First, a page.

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The Challenge of Creating a Good Work-Life Balance

Examining the employees' responsibility for creating a good work life balance...

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The responsibility of the employee in their balance of life and work is often overlooked. Too often employees do not fully take advantage of the work-life linked benefits provided by their employer. Many people are unaware that a good work-life balance is an important part of a healthy workplace culture that benefits employer and employee alike.

The definition of work-life balance is often described as the division of a person’s time and focus between working and family or leisure activities. Generally, the responsibility for providing a good work-life balance has, primarily, been viewed as the employer’s responsibility. Benefits such as telecommuting, extended maternity/paternity leave and good vacation time are provided by the employer. The intention is that the employer gains from the process by reducing absenteeism, maintaining a healthier workforce and increasing productivity.

To create a good work-life balance the employee needs to have both a positive workplace culture and a level of mental well-being that allows them to take advantage of it.

Despite employers and governments making efforts to improve workplace conditions and technology reducing the need for a physical presence in our place of work, employees continue to find it hard to mentally leave work behind. We may be at home with our families, but our minds are oftenback in the workplace. Too frequently parents are spending physical time with their children, but mentally they are far, far, away on the factory floor or sitting at their office desk. This mental absence defeats the efforts made by both employer and employee to create a good work-life balance.

The challenge of not being able to turn off our workplace thoughts is significant. Thoughts of work constantly intercede into our non-work lives and can cause unnecessary anxiety, sleeplessness and other mental issues.

An important observation on stress is that it’s how the individual actually feels, rather than how you think that they should feel.

The inability to let go of work or personal worries can lead to increased stress and can increase burnout.

Ref United Kingdom Mental Health Foundation: If you experience stress repeatedly over a prolonged period, you may notice your sleep and memory are affected, your eating habits may change, or you may feel less inclined to exercise.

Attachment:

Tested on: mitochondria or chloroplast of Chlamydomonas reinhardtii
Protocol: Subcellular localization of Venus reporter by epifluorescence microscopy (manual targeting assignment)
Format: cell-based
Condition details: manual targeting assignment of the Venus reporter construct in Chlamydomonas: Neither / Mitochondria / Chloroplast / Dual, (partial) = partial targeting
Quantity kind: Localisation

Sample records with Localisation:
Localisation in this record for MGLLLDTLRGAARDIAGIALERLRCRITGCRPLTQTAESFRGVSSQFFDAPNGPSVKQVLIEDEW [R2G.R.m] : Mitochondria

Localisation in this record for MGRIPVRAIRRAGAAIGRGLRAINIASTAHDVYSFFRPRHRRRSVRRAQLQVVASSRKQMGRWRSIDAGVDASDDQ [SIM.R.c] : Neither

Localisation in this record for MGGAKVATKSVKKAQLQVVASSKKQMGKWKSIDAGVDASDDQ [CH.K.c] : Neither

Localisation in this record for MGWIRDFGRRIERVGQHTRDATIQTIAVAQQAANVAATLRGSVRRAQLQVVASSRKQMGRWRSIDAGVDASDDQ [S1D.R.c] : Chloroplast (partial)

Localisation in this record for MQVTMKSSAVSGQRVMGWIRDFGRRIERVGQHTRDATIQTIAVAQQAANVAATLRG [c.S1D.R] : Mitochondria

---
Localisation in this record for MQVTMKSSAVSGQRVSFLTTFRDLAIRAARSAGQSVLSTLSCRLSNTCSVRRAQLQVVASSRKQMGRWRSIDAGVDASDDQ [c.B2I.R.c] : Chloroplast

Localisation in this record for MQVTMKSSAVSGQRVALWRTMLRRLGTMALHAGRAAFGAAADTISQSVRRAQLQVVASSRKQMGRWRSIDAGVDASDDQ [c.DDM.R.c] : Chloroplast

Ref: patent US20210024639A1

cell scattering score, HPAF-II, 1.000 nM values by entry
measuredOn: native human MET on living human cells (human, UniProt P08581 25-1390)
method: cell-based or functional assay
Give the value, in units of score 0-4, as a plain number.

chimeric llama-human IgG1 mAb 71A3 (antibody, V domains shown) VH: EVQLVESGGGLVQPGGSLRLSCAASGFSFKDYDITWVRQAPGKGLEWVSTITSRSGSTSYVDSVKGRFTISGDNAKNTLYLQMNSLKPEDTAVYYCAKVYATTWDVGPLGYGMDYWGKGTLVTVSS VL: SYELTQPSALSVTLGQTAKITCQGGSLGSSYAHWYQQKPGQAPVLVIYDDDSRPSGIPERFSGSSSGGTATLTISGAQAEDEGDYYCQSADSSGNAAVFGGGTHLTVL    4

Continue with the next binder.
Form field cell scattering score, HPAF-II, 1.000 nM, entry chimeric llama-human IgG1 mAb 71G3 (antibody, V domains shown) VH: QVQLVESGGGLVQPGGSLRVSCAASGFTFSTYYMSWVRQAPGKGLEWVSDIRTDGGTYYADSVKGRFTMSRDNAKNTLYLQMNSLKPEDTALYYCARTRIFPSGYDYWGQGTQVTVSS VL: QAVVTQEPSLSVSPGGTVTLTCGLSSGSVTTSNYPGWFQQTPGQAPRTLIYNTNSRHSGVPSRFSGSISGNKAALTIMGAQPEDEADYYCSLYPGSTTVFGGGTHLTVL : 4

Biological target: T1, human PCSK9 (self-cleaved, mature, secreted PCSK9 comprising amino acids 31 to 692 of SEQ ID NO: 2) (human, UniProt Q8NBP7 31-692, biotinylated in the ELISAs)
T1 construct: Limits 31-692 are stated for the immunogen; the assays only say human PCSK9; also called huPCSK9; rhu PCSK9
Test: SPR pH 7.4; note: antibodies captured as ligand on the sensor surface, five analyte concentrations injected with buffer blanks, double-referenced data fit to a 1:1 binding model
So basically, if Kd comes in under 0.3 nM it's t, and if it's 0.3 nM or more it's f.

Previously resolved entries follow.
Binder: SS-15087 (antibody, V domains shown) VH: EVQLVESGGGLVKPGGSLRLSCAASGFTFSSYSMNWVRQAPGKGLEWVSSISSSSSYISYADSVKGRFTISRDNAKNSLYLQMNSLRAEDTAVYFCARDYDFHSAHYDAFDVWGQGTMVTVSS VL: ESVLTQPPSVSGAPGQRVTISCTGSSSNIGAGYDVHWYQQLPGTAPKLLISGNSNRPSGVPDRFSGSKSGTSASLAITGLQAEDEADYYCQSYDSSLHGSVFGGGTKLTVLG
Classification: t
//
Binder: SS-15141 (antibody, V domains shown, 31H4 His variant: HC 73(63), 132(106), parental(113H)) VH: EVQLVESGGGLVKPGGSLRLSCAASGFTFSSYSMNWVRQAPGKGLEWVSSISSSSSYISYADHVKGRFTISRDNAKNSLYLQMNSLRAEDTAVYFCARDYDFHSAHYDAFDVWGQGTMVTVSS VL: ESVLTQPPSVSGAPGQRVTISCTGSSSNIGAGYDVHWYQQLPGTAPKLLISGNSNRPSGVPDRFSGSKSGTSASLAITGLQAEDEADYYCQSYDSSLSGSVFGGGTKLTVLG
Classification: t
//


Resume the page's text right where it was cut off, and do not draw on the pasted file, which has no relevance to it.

https://www.mentalhealth.org.uk/a-to-z/s/stress

It is helpful to understand that stress is strongly related to our own perception of our personal situation and our attitude to the world in general. A study by Dr Sheldon Cohen, in 1983, developed the Perceived Stress Scale (PSS), which can be used to measure a person’s perceived stress. It is a non-invasive tool for highlighting to individuals that their stress levels may be high and of concern.

Too often the workplace is a place of judgement rather than understanding. Colleagues do not feel the need to ask each other about their personal lives or how they feel about any changes that are occurring in the workplace.

Ref United Kingdom Mental Health Foundation: Some research has also linked long-term stress to gastrointestinal conditions like Irritable Bowel Syndrome (IBS), or stomach ulcers as well as conditions like cardiovascular diseases.

https://www.mentalhealth.org.uk/a-to-z/s/stress

Remembering that the company or organisation itself is another person in the dynamic enables a caring culture to develop where employees are encouraged to care, both for themselves and their company to the mutual benefit of the organisation they work for.

A caring company culture is more productive, ref Harvard Business Review, ‘Although there’s an assumption that stress and pressure push employees to perform more, better, and faster, what cutthroat organizations fail to recognize is the hidden costs incurred’.

Ref: Emma Sepp and Kim Cameron, Harvard Business Review, December 01, 2015

A great way to naturally evolve to a better work-life balance is to learn to meditate. This can work well on an individual level, but it is far better if the practice is embraced at an organisational level. When meditation or mindfulness is introduced to a business it helps the workforce to be more productive, less fearful, less attached to old ways of doing things and more likely to see the benefits of having a good work-life balance. This in turn leads to an improved company culture that encourages the workforce, and its leadership, to care more for the company and the individuals within it.

When I am teaching meditation in the workplace I note that a common concern, shared by many attendees of the training, is that they can’t switch-off from being at their place of work.

Teaching the ability to control your own thoughts is a key component of meditation training. A common mistake is to try to avoid thinking about a particular issue. This actually brings the issue and thoughts to the fore. In meditation we observe our thoughts and try not to become attached to them. We become a witness to our thoughts, treating them equally, without passing judgement on whether are good, bad or indifferent. Hence, if we are at home, we can choose not to interact with thoughts about work until it is appropriate time to do so. With training and willingness, this is easy to achieve – in most cases it’s a simple process of learning the best meditation technique for you and then building a regular meditation practice.

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